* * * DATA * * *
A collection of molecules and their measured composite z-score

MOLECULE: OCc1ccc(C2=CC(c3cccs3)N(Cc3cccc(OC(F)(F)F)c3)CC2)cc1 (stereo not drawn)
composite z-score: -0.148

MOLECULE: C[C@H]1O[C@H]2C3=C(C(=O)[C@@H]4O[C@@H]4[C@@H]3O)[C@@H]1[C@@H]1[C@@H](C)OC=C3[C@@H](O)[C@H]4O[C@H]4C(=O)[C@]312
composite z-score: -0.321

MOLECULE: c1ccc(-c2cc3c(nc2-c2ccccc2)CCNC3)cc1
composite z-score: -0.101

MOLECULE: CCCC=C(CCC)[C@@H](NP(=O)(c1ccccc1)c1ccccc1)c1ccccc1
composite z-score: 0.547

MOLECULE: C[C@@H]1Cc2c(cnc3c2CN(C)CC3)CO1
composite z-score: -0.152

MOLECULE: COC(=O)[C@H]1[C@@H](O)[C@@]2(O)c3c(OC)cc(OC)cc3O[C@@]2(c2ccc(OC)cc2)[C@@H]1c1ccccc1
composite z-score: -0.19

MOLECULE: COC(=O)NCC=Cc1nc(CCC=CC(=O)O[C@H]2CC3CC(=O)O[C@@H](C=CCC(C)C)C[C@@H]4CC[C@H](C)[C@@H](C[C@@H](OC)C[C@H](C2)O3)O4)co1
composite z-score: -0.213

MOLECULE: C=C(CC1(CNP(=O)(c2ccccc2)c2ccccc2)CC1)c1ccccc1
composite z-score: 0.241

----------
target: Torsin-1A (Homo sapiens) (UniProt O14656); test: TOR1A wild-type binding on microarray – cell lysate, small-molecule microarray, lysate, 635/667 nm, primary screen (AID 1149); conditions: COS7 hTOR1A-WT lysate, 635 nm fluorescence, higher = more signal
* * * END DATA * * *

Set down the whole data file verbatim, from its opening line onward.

A collection of molecules and their measured composite z-score

MOLECULE: OCc1ccc(C2=CC(c3cccs3)N(Cc3cccc(OC(F)(F)F)c3)CC2)cc1 (stereo not drawn)
composite z-score: -0.148

MOLECULE: C[C@H]1O[C@H]2C3=C(C(=O)[C@@H]4O[C@@H]4[C@@H]3O)[C@@H]1[C@@H]1[C@@H](C)OC=C3[C@@H](O)[C@H]4O[C@H]4C(=O)[C@]312
composite z-score: -0.321

MOLECULE: c1ccc(-c2cc3c(nc2-c2ccccc2)CCNC3)cc1
composite z-score: -0.101

MOLECULE: CCCC=C(CCC)[C@@H](NP(=O)(c1ccccc1)c1ccccc1)c1ccccc1
composite z-score: 0.547

MOLECULE: C[C@@H]1Cc2c(cnc3c2CN(C)CC3)CO1
composite z-score: -0.152

MOLECULE: COC(=O)[C@H]1[C@@H](O)[C@@]2(O)c3c(OC)cc(OC)cc3O[C@@]2(c2ccc(OC)cc2)[C@@H]1c1ccccc1
composite z-score: -0.19

MOLECULE: COC(=O)NCC=Cc1nc(CCC=CC(=O)O[C@H]2CC3CC(=O)O[C@@H](C=CCC(C)C)C[C@@H]4CC[C@H](C)[C@@H](C[C@@H](OC)C[C@H](C2)O3)O4)co1
composite z-score: -0.213

MOLECULE: C=C(CC1(CNP(=O)(c2ccccc2)c2ccccc2)CC1)c1ccccc1
composite z-score: 0.241

----------
target: Torsin-1A (Homo sapiens) (UniProt O14656); test: TOR1A wild-type binding on microarray – cell lysate, small-molecule microarray, lysate, 635/667 nm, primary screen (AID 1149); conditions: COS7 hTOR1A-WT lysate, 635 nm fluorescence, higher = more signal